Boston Parks Department lauded for Langone Park and Puopolo Playground improvements
“By taking this new approach we put newly adopted resilient design standards into practice for the first time at a Boston park or open space property and served as a pilot project for others to follow,” noted Boston Parks Commissioner Ryan Woods. “Every element was designed both for functionality and resiliency for now and in the future.”
Langone Park and Puopolo Playground is one of the city’s oldest parks, as well as the site of the Great Molasses Flood of 1919. In March 2018, the park was inundated by flooding due to sea level rise after a nor’easter storm event where high tides breached the park's seawalls. This particular storm, in addition to an increased frequency in similar weather events, pushed climate resilience to the forefront.
“We are impressed by the community-informed design process, and the climate resilient landscaping and architectural features at the Park and are so glad to be recognizing the City and these waterfront spaces,” Boston Harbor Now President and CEO Kathy Abbott said at the February 9 event.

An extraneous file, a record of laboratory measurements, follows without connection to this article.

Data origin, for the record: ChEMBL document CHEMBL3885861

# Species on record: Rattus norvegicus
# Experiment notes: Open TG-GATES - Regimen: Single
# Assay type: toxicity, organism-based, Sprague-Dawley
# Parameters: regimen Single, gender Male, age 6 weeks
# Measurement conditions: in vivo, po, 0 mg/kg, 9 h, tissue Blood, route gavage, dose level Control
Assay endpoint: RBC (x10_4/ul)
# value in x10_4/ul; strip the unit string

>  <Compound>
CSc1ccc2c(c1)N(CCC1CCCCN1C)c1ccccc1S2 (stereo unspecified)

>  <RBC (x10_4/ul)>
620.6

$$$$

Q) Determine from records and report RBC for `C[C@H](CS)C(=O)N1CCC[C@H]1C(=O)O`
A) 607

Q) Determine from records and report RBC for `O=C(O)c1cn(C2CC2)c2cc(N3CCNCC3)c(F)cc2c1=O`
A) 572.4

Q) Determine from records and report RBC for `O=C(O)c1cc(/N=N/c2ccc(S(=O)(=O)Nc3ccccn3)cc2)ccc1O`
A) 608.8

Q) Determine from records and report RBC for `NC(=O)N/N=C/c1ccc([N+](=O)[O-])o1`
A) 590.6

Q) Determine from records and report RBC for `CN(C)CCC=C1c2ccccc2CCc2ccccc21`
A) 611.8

The Parks Department was recognized for features that have already successfully protected the space from high tide and storm surge events since the project’s completion. The climate-resilient design includes its incorporated inland secondary seawalls, elevated Harborwalk, and upgraded stormwater systems. Today, Langone and Puopolo serve as crucial flood protection for the surrounding area.
The design team created a plan for a multifunctional, stepped secondary seawall that improves protection from damaging storms while offering seating, to raising important park amenities, cantilevering the Harborwalk path over the water on stabilized micropiles, including LED lighting with raised utilities at high points onsite to maintain electrical resilience during flooding events.
Other park improvements and amenities include a high-performance natural turf Little League baseball field, a multisport synthetic turf field, a universal access playground, a memorial garden, basketball and expanded bocce courts, and plaza spaces allowing for expansive harbor views, access to the water’s edge, and an open and inviting connection to the neighborhood.
The reconstruction of Langone Park and Puopolo Park was also recognized in 2022 with the Public Works Project of the Year (Historical Restoration/Preservation $5m - $25m) from the New England Chapter of the American Public Works Association, the Silver Award from the American Council of Engineering Companies of Massachusetts, and the Climate Change Project of the Year from the Environmental Business Council of New England.
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- Published by: Parks and Recreation